Saturday night, April 21, Mojo and I headed to our new favorite dark sky spot, Amboy Crater, one of the darkest observing locations in the US. This spot has great horizons and its remoteness keeps all but the serious observers away, though we’ve met delightful observing buddies at this spot. Our one way drive from Monrovia, CA is 170 miles, fyi.
After a night of observing, you can’t beat the morning hike to Amboy Crater, a 6,000 year old volcanic cinder cone, either. Even in the summer it’s cool at dawn. Look carefully at the oxidized lava beds as you follow the hiking trail to the crater and you might find some Chuckwalla lizards! Chuckwallas can reach 16 inches in length, weigh up to 2 pounds and are specially adapted for desert living. Chuckwallas are my very favorite herps, well, next to the desert tortoise, that is.
The peak of the Lyrids occured at 1:30 a.m. Eastern (10:30 Pacific). The constellation Lyra was barely above my horizon at that hour. This meant the highest rates were probably recorded several time zones east of my California location. I set up my observing area, shut my eyes until about 11:00 p.m., and then I managed to observe straight through the night — from 11:40 p.m. until just before dawn at 5:16 (6:40h – 12:16h UT).
Here are a few tips I use to prepare myself for a night of meteor counting. First, I read Bob Lunsford’s weekly meteor shower recap on the Yahoo meteorobs group email list which discusses amateur meteor astronomy. It’s a good place to “lurk” and learn.
Bob wrote “The Lyrid (LYR) shower is expected to reach maximum activity on the night of April 21/22 with rates up to 15 shower members per hour. The radiant is located at 18:08 (272) +33. This area of the sky is actually located in extreme eastern Hercules, eight degrees southwest of the brilliant blue-white star Vega (Alpha Lyrae). The radiant is best placed just before the break of dawn when the radiant lies highest in the sky. While Lyrid meteors can be seen in both hemispheres, the north is favored as the radiant lies much higher in the sky. Rates will fall rapidly after maximum and little activity will be seen the remainder of the week. At 48km/sec. the Lyrids would produce meteors of medium-swift velocity. It should be noted that the Lyrids can occasionally produce bright meteors of fireball class magnitude.”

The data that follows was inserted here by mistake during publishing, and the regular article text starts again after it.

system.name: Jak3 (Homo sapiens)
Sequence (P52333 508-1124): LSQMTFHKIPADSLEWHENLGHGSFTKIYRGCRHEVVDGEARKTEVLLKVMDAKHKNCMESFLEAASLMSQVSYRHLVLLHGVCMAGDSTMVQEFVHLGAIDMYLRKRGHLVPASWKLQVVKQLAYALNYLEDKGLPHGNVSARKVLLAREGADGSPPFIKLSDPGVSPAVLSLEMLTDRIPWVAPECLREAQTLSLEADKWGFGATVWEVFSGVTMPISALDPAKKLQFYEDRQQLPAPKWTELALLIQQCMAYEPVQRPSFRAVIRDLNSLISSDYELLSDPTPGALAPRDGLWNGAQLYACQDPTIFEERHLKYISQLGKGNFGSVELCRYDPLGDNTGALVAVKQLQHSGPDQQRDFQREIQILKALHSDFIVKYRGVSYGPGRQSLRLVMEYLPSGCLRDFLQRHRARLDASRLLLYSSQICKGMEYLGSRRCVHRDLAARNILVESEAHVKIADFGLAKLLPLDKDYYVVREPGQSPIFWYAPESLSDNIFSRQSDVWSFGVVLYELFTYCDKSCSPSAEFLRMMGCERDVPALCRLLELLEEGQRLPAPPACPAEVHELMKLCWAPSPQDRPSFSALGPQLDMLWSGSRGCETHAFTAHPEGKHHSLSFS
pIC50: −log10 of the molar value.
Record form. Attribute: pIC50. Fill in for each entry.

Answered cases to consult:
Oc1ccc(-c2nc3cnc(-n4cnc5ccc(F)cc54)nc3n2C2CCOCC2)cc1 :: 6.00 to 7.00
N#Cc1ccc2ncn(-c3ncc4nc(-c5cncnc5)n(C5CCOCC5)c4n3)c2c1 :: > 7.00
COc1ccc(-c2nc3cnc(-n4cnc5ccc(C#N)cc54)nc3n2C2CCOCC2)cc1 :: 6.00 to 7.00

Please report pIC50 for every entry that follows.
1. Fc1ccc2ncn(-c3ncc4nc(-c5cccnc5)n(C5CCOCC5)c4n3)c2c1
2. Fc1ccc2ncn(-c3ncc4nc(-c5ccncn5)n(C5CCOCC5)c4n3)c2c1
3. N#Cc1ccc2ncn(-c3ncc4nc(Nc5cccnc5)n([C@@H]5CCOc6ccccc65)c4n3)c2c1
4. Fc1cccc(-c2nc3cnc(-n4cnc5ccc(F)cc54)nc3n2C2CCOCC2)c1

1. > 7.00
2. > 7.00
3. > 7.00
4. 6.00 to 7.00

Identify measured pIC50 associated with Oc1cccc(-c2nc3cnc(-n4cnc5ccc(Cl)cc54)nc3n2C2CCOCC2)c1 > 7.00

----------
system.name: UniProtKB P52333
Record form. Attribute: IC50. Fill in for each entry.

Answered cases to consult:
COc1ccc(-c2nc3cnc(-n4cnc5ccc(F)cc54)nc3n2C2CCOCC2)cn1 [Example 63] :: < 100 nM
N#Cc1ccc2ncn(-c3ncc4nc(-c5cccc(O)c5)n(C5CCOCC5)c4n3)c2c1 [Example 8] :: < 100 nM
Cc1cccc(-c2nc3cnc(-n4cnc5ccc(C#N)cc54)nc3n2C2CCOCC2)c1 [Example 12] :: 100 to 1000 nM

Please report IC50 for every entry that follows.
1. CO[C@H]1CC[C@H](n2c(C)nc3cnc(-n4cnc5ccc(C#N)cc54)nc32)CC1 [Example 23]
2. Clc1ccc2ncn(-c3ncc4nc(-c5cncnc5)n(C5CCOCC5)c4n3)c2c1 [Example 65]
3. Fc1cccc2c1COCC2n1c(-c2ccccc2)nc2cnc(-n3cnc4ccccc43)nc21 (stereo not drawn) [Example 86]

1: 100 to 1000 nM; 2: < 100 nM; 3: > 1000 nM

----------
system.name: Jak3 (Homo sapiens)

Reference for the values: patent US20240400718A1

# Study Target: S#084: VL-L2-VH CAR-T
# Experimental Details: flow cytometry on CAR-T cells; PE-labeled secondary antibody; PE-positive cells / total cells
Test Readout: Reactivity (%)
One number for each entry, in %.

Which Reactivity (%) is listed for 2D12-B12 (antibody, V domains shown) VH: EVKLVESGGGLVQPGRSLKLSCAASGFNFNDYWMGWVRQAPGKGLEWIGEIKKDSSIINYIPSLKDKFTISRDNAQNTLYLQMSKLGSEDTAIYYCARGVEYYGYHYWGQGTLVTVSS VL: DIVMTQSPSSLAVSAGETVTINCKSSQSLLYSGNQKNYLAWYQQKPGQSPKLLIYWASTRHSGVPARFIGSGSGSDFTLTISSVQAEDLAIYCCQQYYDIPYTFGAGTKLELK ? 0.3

Next I familiarized myself with the spring sky and printed out some all-sky charts, marking the radiant between Lyra’s bright star Vega, and the Keystone section of Hercules. I then decided where to look — 50-70 degrees above the horizon, 20-40 degrees away from the radiant. I selected the area around the bright star Arcturus in the constellation Bootes. When counting meteors you don’t want to look directly at the radiant as the meteors will look like short streaks, or points of light.
For this shower the rates were not expected to be too high, so I decided to record (for my first time) the magnitude of each meteor. I made a note of the magnitude of Saturn, Mars and Venus and re-familiarized myself with the magnitudes of many bright stars nearby during my prep time. Then, I selected two small constellations (Corona Borealis, and the head of Draco) which contain magnitude 2-5 stars and memorized their magnitude.
Armed with all these stellar magnitudes, I settled down and waited for it to get dark. Once it did, I began the first important observation — estimating the limiting magnitude. The limiting magnitude is the magnitude of the faintest star near the zenith that the observer can detect using the slightly averted naked eye. It defines both the condition of the sky’s clarity and the quality of the observer’s eyes. I keep a set of these charts on a clipboard and take them with me on all observing trips, even if I am not observing meteors. Every 30-45 minutes, between my half-hour counting sessions, I re-counted the stars in the selected areas, to note any changes in the sky clarity or the condition of my own eyes.
In a nutshell my skies were Magnitude 6.5, which is very dark. Weather conditions: clear, 98 degrees at sunset, 62 degrees at dawn. It was a shirtsleeve weather night almost all night long, tho’ I put on a fleece jacket at about 4 a.m.
Between 11:40 p.m.and 5:16 a.m. (06:40h – 12:16h UT) I counted 36 Lyrids, 6 Sporadics and 2 Anthelion meteors. A quarter of the Lyrids I saw were very bright -1 or brighter meteors. I took short breaks between counting sessions to re-estimate the limiting magnitude, have a snack, check on what Mojo was imaging through his telescope, stargaze through my own scope, etc.
06:40h-07:10h UT – 7 Lyrids
07:30h-08:00h UT – 3 Lyrids
08:15h-08:45h UT – 5 Lyrids, 1 sporadic
08:50h-09:20h UT – 5 Lyrids, 1 sporadic
09:30h-10:00h UT – 6 Lyrids, 2 sporadics
10:05h-10:25h UT – 1 Lyrids, 1 sporadics, 1 Anthelion
Break to look at Saturn, have a snack, scan Milky Way
10:59h-11:29h UT – 2 Lyrids, 1 Anthelion
11:30h-12:00h UT – 7 Lyrids (2 fireballs!)
12:01h-12:16h UT – 1 sporadic
You can see that I saw the most meteors just as I was getting started (which was near the peak) and again near dawn (when Lyra was at its highest in the sky). Just before 5 a.m. 12h UT both Mojo and I saw a very bright bollide, greenish in color in the western sky. I estimated its magnitude at -5, brighter than Venus. It probably was much brighter. Coincidentally, 3 hours later an even more impressive bollide streaked across the California Sierra foothills, and broke up in the atmosphere, sprinkling meteorites over a wide populated area. Both of these bollides were Lyrid fireballs!
My other Meteor blogs and adventures